I believe in canon it is said that Hogwarts is sentient because of the large concentration of magic that has been there for hundreds of years. But is that because magic itself is sentient or just because the castle itself has "soaked up" enough magic to become sentient? Surely if an artefact (or building) can become sentient through exposure to magic, that implies some level of sentience in magic itself?
There are several artefacts that are commonly discussed as potentially being somewhat sentient, such as the Whomping Willow, the Weasley's clock, wands, or even the feral Ford Anglia living in the Forbidden Forest.
- The Whomping Willow could be explained as more instinctual rather than sentient, just because it’s motion activated doesn’t necessarily imply sentience.
- The clock could be probably be programmed through various enchantments and monitoring charms so I don’t think that requires sentience either.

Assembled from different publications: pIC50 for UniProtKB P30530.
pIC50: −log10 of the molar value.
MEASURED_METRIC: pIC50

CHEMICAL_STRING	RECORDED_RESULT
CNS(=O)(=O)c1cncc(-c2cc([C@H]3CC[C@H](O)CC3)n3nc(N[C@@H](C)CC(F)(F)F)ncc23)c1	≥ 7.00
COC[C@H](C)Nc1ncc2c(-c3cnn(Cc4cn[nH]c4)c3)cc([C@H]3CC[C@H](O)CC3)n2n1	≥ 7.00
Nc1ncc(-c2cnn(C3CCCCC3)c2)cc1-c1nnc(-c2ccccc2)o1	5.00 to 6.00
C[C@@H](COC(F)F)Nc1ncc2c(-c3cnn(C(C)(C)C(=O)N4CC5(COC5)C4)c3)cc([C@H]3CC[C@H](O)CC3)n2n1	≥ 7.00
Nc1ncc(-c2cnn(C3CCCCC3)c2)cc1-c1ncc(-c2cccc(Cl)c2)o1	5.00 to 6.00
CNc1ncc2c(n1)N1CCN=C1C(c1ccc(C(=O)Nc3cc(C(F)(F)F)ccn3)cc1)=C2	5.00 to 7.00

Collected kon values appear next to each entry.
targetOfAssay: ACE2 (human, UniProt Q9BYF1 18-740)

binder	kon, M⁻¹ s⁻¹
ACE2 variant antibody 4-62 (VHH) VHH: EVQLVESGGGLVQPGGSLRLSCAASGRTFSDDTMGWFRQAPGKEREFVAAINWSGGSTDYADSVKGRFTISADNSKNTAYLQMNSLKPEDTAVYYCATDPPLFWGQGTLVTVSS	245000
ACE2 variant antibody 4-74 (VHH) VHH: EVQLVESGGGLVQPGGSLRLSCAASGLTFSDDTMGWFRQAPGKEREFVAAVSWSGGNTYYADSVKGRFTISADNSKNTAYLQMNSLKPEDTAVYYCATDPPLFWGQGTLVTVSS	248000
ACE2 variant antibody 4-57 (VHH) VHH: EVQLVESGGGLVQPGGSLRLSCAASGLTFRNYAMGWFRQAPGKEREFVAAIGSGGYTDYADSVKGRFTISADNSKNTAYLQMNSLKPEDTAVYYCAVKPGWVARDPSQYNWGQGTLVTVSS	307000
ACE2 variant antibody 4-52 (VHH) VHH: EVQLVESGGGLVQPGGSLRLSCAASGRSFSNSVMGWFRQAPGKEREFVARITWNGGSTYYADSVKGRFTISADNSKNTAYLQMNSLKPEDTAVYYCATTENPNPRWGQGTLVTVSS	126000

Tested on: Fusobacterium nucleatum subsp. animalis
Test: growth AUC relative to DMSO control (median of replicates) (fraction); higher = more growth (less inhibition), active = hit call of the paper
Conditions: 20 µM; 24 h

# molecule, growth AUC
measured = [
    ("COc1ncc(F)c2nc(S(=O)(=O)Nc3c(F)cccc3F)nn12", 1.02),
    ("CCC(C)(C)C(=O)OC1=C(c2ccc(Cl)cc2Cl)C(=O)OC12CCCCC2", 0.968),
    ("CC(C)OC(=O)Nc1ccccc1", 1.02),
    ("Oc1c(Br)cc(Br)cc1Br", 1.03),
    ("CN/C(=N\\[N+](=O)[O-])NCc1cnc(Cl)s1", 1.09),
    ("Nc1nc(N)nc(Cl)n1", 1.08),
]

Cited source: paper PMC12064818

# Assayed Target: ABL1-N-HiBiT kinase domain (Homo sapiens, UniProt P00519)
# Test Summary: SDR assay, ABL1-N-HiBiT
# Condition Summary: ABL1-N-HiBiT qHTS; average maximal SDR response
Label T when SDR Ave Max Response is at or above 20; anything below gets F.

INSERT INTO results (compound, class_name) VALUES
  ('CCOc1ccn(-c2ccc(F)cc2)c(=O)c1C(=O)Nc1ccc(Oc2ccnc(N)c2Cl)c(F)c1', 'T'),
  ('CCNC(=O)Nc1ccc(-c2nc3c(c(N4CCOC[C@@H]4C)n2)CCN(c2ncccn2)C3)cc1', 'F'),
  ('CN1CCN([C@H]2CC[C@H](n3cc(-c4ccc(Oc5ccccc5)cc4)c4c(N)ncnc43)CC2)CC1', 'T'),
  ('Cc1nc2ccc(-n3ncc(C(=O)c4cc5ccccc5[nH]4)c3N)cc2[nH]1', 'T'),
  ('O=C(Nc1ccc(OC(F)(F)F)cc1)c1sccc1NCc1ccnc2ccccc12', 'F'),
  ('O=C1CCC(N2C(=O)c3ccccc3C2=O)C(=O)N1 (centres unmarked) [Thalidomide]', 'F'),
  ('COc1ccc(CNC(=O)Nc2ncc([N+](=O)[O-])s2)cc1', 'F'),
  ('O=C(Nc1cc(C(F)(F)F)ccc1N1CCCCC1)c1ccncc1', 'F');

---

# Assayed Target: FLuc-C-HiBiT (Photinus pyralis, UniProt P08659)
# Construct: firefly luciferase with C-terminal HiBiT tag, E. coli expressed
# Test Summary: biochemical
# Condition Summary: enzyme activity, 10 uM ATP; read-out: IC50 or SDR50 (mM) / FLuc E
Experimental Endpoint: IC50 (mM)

- And on the topic of wands, I believe Rowling even mentioned that wands are semi-sentient but the whole "the wand chooses the wizard" doesn't necessarily imply sentience to me, it could simply be about different wands being more or less in tune with a person's magic.
- The car that becomes feral and lives in the forest is a bit harder to explain away. Especially seeing as it "chooses" to help Harry and Ron escape from the Acromantulas. But was it sentient before they flew it to and crashed it at Hogwarts or did something about the crash at Hogwarts cause the sentience?
So my main question is this:
I'm not sure whether canon ever clarified if the story of how the three brothers cheated death was real and there is a personification of death or whether it was just a children's story but it makes me wonder whether there's any evidence in canon for magic itself being sentient, rather than just objects, and whether someone could potentially interact with magic like the three brothers did with death?
And if magic isn't sentient, then how can magical objects become sentient?